On this day...
5 years ago: Siblings
10 years ago: Itchy detergent


Packed ice on the unsanded paths of convenience, muddy ground in between. But the ground itself has mostly thawed now. It was different a few days ago, when the ground was still frozen hard and the snow melt water had nowhere to escape – there were deep, icy puddles everywhere.


The temperature outside is well above zero, and the snow that got dumped on Stockholm just last week is all nearly gone. It was so warm today that I brought out my spring shoes and coat. Which is crazy, considering it’s the middle of February.

I’m often disappointed by how little March feels like spring, even though it’s “marketed” as the first month of spring. At best it is “almost not winter”. This year even February isn’t proper winter.


I’ve forgotten what song he was dancing to when I took the photos. But YMCA is one of his absolute favourites.


Bi-weekly board game night at tretton37. We played two interesting games tonight, one of which I enjoyed so much that I’ve already ordered a copy for us at home, and another one to have at the office.

We’re a core group of maybe five people who are almost always there, and a bunch of others who sometimes come. I wouldn’t describe the core group as hard core gamers but we take the games reasonably seriously: we listen and pay attention when the rules are presented, and we’re focused during the game itself. Not to the exclusion of talking and having fun, though!

The occasional hangarounds on the other hand are mostly there for the social aspect of things, and for them the game is just the thing that brings us together. Which is a perfectly valid approach to board games – but it requires a different choice of games. We can’t spend 15 minutes going through the rules because their eyes will glaze over. And we can’t spend two or three hours on a single game. So I’m always on the lookout for games that aren’t pure party games but that are easy to get into, and are suitable for a larger group of players with mixed experience levels. (So many games are for two to four players only.)

I’m also on the lookout for new games for the family. Actually the two overlap quite a lot, because the best family games are also casual, social, fun games with uncomplicated rules, that are playable by people of different experience levels. The only thing that really differs is the number of players.

Today’s top hit was Dream On. Great fun! After playing a few rounds we realized we hadn’t read the rules; I took a quick glance at them and I think it will be even more fun if we actually follow the rules.

(The photo is not of Dream On but of Gloom, another storytelling game.)


Adrian playing Fortnite.


The kids have been going skating regularly both with school and with their scout groups.


In a matter of hours, the new stove looked less than new. Fingerprints and smudges and drops of cooking oil. They weren’t quite as noticeable on the old stovetop.


A lava bottle experiment from a library book. Water with food colouring at the bottom, cooking oil on top of it, and then an effervescent tablet to make it bubble and erupt.


I love our office dog. He does more for my well-being at work than many of my colleagues.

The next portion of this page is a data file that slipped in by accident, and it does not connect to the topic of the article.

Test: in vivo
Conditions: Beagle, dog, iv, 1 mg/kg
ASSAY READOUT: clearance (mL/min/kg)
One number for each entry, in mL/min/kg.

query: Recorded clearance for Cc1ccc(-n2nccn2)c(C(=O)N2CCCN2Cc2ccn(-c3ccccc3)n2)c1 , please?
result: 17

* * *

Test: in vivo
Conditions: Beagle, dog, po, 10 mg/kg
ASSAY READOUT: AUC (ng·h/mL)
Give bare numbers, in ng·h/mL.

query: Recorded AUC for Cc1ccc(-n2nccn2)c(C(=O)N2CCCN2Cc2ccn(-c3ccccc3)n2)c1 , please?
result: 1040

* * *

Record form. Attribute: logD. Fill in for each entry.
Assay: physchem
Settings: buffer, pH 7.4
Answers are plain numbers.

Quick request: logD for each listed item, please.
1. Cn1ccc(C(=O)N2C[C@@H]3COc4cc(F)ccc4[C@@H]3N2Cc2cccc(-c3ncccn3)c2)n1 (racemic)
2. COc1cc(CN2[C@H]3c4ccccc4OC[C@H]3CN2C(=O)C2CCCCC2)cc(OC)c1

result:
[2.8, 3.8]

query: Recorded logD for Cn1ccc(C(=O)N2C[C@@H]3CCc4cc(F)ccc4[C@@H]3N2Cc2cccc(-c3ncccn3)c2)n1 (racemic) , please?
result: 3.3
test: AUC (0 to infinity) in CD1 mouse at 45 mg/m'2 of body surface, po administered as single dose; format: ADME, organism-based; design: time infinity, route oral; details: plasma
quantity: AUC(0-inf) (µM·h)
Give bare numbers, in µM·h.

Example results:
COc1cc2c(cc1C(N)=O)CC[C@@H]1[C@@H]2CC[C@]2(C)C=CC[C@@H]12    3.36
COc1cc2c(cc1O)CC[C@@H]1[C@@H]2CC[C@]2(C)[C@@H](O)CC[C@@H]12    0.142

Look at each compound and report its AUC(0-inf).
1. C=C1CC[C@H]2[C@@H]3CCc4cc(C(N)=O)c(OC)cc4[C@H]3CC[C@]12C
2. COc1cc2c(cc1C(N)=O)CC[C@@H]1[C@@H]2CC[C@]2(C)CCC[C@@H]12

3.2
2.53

I like scratching him, and he likes being scratched. He’s a small one, so for the best scritches, I lift him up. He usually likes that and often climbs onwards onto my desk. Which kind of works but is a bit awkward because he cannot easily get up or down on his own.

Hence: the dog podium. A pouffe? An ottoman? A kind of padded low seat, in any case, that I moved from our guest area/lounge to where I sit. The dog got my point immediately.


We realized that we don’t actually need to wait for the new kitchen before we buy a new stove. All we needed was the new kitchen design, which gave us the measurements. The best design we came up with was built around the same sized stove as we have today – reducing it to the standard 60 cm wouldn’t give us any benefits.

The best thing with the new stove is that it is not broken, haha. The oven door can be opened and closed without special grips and secret handshakes, and it won’t fall off. As a side benefit we also get a much larger oven. Interestingly, ovens in 70 cm stoves are no larger than ovens in 60 cm stoves – one oven size fits all.

The really modern/trendy approach would have been to buy a separate oven and a stovetop, and the latter would be induction based rather than ceramic. Stoves are gradually going out of fashion. But the induction stovetops all have touch controls rather than knobs you can turn, and for me that is a non-starter. Touch controls don’t work well with my fingers. Our tumble dryer has them and I often have to press three or four times before my touch is registered. We had horrible microwave ovens at work that required sliding to set the time and I hated them with a passion. I found them totally unusable. Imagine doing that every time I am cooking, with spills and hot pans nearby. Nope. Plus the whole induction thing seems somewhat hit and miss. I read enough reports about high-pitched whining noises, rings turning themselves off unpredictably, cases where turning on the largest ring reduces power on all the others, etc, to put me off the idea completely. This relatively old-fashioned but stable and solid solution is good enough for me.

The workmen installing the new stove noted that our kitchen slants, and the two countertops to the left and right of the stove are not of equal height. Now the new stove is level on an absolute scale but not relative to anything else in the house.